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5 Takeaways at the NHL’s Halfway Point

A juggernaut, a disappointment, coaching changes, and the “Michigan”

John Carlson 2016-04-07 2 by Michael Miller is licensed under CC BY-SA 4.0

5 Takeaways at the NHL’s Halfway Point


Estimated Reading Time: 3 Minutes

We have reached the middle of the 2019-20 NHL season. And with most teams about to begin the back nine, let’s break down the things we have learned through the first 42.

There are no signs of a Stanley Cup hangover

Last year’s Stanley Cup combatants – St. Louis and Boston – sit atop their respective divisions with 59 points. Both are tied for the league’s second best record. They are one and two when it comes to goals against, and two of the top three in the NHL for goal differential. Hockey’s postseason is as grueling as they come, often 20-plus games for teams that go the distance, but the Blues and Bruins have shown no signs of fatigue thus far.

We’ve seen quite a lot of coaches lose their jobs

Unfortunately, a few for reasons much more troubling than poor performance on the ice. Mike Babcock (Toronto) and Bill Peters (Calgary) were ousted amid allegations of abuse by former players. Babcock was fired, and Peters technically resigned.

Around the same time, the Dallas Stars fired Jim Montgomery for “unprofessional conduct” in a move that took everyone by surprise. The team stated that the incident in question had nothing to do with abuse or criminal action of any kind, but did not release any further details. San Jose coach Pete DeBoer was fired in early December, as the playoff-hopeful Sharks continued to play sub-.500 hockey. And most recently, Nashville coach Peter Laviolette was fired after 6-plus seasons behind the bench, as the Predators currently find themselves towards the back of the pack in the Central Division.

The Capitals are for real…

Juggernaut might be a better word. One of the league’s most productive offenses already boasts 6 players with double-digit goals. John Carlson is the clear front runner for the Norris trophy, collecting 50 points in his first 40 games. He became the first defenseman to accomplish the feat in 25 years. All of it supporting the NHL’s league-leading 63 points.

What may be most surprising about all of this is that Washington’s success is in spite of the struggles of Braden Holtby. The veteran netminder’s goals against average and save percentage are both well outside the top-30 of all goalies, and unless he can turn it around, he will likely cede more playing time to backup Ilya Samsonov. But if he does right the ship, expect the Captials to keep a firm grip on their already huge lead in the Metropolitan.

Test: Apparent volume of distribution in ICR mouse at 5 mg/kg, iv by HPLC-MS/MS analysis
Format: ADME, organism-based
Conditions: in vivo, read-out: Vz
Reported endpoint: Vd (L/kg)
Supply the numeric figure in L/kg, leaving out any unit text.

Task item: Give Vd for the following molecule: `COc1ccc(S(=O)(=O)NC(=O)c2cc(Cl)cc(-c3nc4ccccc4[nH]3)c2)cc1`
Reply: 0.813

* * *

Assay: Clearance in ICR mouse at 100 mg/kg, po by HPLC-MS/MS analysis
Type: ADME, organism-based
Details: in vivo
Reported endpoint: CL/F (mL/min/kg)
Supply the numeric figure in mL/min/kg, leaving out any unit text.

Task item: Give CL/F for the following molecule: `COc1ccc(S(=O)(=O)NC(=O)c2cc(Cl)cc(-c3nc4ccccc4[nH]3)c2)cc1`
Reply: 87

…and the Devils are not

The Devils may not have exactly been pegged as a Cup contender but, on paper, they looked like they had a playoff run in the tank at least. They drafted Jack Hughes with the top pick in the 2019 draft, and made a splash in the offseason, trading for veteran defenseman P.K. Subban. The two would join an already respectable core of talent- 2017’s top pick Nico Hischier, up and coming blueliner Will Butcher, and 2018 MVP Taylor Hall. So how have things gone?

The Devils own the Metropolitan Division’s worst record, logging just 34 points. Only the Red Wings have a worse goal differential as a team. P.K. Subban is on pace for the worst statistical season of his career. Taylor Hall was traded to Arizona. And even though the move has afforded Jack Hughes a few more valuable minutes, he still has just 16 points in 36 games. Barring a St. Louis style run down the home stretch, New Jersey will have to wait another year to make it back to the postseason.

We finally got a “Michigan”… twice

And by the same guy, to boot. Carolina’s Andrei Svechnikov set the hockey world on fire after becoming the first NHL player to pull off a lacrosse-style goal back in October. And just 23 games later, he did it again. Many have tried, but all besides Svechnikov have failed. Now the question becomes, will anyone else be able to pull it off before #37 gets his third “Michigan”?

Ryan Kelly lives in Cambridge, MA, a stone's throw away from his beloved Boston teams. When he is not working as an editorial assistant, he is providing commentary on the Boston Red Sox and Boston Bruins for The Turf.

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